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Shoes black as sloes, green was their glossy hair, And each for armour bore a shining spear. Surrounded thus with foes he could not flee, ° But takes his staff and climbs into a tree ; For he was near to an adjacent grove, Where hollies deep their branches interwove. Then suddenly, all clad in grassy green, Him they invest with bills and axes keen, To fell the tree assiduously they wrought. And, quoth the tale, though some the truth may doubt, All the long night thus quite forlorn was he, And ’scapes from bough to bough, from tree to tree, Which they beset until the morning pray, And village cocks proclaimed approaching day. Then to his joy they took a sudden flight, And quick as lightning vanish’d out of sight. On passing along the Greenfield valley the visitor will notice on his right hand a whitewashed cottage standing alone by a quiet lane side. This is the house in which the renowned Jone o’ Grenfilt is said to have resided before his grand march “to Owdham” and his “ battle wi t? French,” of which we shall say more anon. Jone, I believe, was a real living character at the latter end of the last century, but as to where his remains are to be found I cannot give any information. Local report does not give Jone a good character, but rather the contrary, for I have been informed by certain “old inhabitants” that whilst he lay dead in his house awaiting the funeral, “‘ th’ dule had no’ patience to wait for him till th’ buryin wer o’er, but fot him through t’ skyleet one dark neet, so at he never wer buried.” An old tree in the valley is connected with Jone’s history, and an interesting story founded upon it is inserted, with many other chapters relating to Saddleworth, in the Shepherd’s Magazine, edited by Geerge Smith, himself a Saddleworth man, and author of “The Mountain Minstrel,” and other poems. : After entering Chaw—or, as it is more generally called, Chew—Valley (the name being derived from an ancient British word signifying “‘ water’), the road winds through the defile in a zig-zag direction for three or four miles along the side of the hill, and the rugged scenery and solemn solitude is not casily forgotten. On the left hand tall beetling crags, some fifty or a hundred feet high, rear aloft,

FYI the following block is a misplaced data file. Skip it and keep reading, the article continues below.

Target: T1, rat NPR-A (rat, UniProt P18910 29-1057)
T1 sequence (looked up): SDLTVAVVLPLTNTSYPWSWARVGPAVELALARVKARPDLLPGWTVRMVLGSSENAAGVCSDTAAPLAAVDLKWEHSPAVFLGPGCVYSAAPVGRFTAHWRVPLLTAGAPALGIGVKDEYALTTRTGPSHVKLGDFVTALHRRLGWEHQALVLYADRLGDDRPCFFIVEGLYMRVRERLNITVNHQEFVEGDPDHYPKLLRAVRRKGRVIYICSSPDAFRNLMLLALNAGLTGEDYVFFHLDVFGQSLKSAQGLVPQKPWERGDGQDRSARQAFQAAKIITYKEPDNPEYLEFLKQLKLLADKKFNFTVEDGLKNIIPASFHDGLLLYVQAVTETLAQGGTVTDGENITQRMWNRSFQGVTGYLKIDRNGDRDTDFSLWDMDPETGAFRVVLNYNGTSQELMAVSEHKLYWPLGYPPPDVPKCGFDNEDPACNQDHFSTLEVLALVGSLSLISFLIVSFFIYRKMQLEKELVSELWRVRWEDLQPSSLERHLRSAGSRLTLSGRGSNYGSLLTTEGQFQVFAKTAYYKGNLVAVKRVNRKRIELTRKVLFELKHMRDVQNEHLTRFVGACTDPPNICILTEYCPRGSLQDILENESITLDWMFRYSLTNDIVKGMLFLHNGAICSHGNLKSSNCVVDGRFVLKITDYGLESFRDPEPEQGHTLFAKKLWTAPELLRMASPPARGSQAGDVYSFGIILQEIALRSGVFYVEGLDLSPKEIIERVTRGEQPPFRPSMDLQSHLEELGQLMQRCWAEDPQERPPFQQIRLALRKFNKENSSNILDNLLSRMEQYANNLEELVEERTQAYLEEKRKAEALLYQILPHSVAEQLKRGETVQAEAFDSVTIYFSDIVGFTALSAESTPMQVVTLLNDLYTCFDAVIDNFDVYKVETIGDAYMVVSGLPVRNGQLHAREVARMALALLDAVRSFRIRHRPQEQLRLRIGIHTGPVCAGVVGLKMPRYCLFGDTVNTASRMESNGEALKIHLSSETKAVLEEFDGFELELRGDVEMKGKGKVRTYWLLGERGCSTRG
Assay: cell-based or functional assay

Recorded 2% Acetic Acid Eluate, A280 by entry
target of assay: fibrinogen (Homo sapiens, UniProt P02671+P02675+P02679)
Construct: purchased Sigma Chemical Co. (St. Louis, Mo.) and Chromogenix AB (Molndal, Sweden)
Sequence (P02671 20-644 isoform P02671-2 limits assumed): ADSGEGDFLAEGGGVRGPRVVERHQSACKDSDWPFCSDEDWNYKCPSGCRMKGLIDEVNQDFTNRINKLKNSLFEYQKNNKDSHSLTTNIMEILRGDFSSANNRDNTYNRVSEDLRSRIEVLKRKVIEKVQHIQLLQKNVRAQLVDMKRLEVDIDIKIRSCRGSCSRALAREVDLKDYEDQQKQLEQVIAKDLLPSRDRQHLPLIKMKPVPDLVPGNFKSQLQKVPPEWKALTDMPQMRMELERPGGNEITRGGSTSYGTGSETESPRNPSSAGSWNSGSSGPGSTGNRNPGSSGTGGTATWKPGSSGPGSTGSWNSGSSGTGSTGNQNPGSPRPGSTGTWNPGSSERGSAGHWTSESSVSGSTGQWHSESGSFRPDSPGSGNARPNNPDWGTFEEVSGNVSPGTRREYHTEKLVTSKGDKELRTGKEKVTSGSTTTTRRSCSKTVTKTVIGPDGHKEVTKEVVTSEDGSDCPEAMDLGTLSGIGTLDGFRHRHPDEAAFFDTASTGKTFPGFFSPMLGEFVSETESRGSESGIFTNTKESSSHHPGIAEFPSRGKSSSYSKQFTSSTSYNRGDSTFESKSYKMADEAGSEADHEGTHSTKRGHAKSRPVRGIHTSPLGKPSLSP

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and seem ready to fall and crush to atoms the bold adventurer who passes there ; whilst on the other side of the narrow and unguarded pathway another precipice descends almost per- pendicularly to the surging rivulet below. A short distance from the entrance to Chew Vallcy the road crosses a small culvert spanning a stream, which descends rapidly and, picturesquely from Charnel Clough. In this clough an incident occurred some years ago which will tend to illustrate the dangers which beset the benighted traveller on these hills. A maniac had escaped from some neighbouring asylum, and search was made for him in all directions, but every inquiry was futile, so that after a lapse of time all hopes of finding him were abandoned. During the succeeding grouse season, however, one of the sportsmen ascending Charnel Clough discovered the remains of the lost maniac, who had evidently fallen from the rocks above. Another individual was also lost in this locality whilst engaged running a trail; and the untimely death of Moses Chapman, who was found dead in a snow drift not many years since, may be mentioned, with many other instances of death and danger amongst our wild and lonely scenes. After proceeding a mile or two up the valley the road becomes less dangerous, and finally reaches the summit of the hill, whence a footpath is conducted forwards to Crowden and Woodhead. At Chew Wells, near to the shooting box of Messrs. Whitehead, of Royal George Mills, is a clear pellucid spring (Chew Wells) once famous for certain virtues it was supposed to possess, but now almost entirely forgotten. Retracing our steps down the defile, and emerging in the barren tract called The Wilderness, we may either cross the Greenfield Brook, and so gain the road to Bill’s o’ Jack’s, or return to the Clarence Hotel. On this occasion we will follow the latter plan, in order to join the company who have not been to chew, and then proceed to Bill’s o’ Jack’s together. Speaking of the Greenfield valley, a rare work on “ The History and Topography of the Township of Saddleworth,” &c., published m 1828, by Mr. Butterworth, author of the histories of Rochdale, Oldham, Ashton, &c., contains the following :—